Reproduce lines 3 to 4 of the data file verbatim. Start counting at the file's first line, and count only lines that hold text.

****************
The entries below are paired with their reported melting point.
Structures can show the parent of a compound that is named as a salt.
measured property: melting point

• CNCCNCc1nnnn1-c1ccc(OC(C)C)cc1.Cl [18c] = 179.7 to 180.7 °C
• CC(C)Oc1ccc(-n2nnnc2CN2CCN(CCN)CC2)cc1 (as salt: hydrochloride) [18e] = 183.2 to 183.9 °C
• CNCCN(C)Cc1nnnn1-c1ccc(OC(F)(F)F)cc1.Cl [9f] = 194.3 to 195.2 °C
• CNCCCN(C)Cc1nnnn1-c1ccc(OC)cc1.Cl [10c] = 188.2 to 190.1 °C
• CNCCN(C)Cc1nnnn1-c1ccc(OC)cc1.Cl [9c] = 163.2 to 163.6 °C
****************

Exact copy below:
measured property: melting point

• CNCCNCc1nnnn1-c1ccc(OC(C)C)cc1.Cl [18c] = 179.7 to 180.7 °C